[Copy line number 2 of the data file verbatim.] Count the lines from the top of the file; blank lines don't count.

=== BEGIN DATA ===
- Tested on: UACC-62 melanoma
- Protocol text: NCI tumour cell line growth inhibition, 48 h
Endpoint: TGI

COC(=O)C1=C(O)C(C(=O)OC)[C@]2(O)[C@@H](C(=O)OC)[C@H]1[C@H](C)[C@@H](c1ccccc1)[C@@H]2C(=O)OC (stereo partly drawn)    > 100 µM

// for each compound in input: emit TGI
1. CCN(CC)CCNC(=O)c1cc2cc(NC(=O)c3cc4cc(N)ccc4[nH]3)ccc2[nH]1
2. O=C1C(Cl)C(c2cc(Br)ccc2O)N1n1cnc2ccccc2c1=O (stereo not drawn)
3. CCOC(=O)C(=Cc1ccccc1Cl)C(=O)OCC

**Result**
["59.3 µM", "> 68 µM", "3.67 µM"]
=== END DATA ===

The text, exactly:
- Protocol text: NCI tumour cell line growth inhibition, 48 h